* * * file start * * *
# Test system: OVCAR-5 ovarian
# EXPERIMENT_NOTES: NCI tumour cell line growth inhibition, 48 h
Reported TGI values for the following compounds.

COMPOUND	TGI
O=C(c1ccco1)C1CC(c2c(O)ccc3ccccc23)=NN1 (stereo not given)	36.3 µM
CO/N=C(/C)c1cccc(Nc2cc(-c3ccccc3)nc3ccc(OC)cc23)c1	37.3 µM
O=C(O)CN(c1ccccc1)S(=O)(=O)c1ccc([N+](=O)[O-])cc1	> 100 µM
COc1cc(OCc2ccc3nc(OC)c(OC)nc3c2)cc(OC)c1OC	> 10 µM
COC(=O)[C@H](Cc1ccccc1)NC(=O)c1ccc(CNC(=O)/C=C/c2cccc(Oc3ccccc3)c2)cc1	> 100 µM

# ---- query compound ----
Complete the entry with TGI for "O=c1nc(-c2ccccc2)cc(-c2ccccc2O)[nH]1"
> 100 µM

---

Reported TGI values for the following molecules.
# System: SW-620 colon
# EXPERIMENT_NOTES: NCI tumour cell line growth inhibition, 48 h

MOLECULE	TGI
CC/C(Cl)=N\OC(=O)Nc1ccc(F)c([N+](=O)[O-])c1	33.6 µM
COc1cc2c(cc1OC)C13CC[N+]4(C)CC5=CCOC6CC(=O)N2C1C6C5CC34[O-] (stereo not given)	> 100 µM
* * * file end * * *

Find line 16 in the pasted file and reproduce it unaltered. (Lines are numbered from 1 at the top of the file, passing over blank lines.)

# EXPERIMENT_NOTES: NCI tumour cell line growth inhibition, 48 h